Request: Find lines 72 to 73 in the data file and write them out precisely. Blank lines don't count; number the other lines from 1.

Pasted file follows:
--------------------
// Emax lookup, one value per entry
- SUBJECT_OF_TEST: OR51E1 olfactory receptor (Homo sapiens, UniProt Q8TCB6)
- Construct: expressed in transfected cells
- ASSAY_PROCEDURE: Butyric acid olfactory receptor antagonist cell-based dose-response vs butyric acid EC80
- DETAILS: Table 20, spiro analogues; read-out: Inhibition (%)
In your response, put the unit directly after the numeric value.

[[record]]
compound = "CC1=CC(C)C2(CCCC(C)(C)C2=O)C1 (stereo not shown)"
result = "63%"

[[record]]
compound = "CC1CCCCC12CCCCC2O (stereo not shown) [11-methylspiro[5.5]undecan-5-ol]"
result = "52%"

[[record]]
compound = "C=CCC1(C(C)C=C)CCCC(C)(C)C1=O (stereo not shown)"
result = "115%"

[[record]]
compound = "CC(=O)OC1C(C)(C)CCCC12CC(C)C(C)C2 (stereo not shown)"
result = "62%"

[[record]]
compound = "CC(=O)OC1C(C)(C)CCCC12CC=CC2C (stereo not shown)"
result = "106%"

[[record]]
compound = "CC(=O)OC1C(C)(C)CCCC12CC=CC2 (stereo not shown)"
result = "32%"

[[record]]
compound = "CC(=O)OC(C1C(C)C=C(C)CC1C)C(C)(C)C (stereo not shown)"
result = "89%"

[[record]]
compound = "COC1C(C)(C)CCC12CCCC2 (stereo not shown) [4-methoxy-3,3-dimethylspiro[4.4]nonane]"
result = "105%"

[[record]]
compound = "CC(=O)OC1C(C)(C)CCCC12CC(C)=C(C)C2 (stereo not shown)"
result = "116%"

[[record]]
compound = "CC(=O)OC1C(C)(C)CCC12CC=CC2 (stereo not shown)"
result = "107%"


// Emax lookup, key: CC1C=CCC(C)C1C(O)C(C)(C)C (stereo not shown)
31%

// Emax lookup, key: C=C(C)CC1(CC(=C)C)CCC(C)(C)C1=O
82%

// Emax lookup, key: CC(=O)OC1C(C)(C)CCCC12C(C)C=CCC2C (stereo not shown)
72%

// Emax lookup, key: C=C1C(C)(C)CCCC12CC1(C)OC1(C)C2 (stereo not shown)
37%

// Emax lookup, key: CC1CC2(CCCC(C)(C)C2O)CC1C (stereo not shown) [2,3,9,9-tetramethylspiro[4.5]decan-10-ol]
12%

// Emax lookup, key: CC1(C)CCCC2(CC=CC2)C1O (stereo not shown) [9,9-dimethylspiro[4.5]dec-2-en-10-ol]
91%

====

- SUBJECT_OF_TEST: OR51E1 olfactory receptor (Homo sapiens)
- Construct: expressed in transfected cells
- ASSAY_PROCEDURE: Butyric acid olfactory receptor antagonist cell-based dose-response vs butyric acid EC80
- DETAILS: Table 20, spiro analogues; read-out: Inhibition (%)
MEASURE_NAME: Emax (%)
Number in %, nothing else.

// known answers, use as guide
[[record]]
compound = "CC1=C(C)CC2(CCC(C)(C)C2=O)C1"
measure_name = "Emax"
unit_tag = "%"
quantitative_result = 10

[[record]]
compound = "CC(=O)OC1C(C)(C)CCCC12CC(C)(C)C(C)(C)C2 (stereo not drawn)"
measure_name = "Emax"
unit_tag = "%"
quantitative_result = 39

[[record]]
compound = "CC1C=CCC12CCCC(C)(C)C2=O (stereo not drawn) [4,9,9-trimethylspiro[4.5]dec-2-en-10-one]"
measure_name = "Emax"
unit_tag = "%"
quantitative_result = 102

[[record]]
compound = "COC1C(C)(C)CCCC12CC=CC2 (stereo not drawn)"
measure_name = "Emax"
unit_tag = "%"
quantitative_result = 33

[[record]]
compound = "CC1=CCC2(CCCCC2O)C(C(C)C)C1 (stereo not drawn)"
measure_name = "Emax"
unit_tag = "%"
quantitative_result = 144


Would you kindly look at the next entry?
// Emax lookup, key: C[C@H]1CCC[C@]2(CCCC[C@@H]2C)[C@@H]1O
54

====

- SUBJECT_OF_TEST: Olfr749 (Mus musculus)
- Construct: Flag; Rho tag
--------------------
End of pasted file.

[[record]]
compound = "COC1C(C)(C)CCCC12CC=CC2 (stereo not drawn)"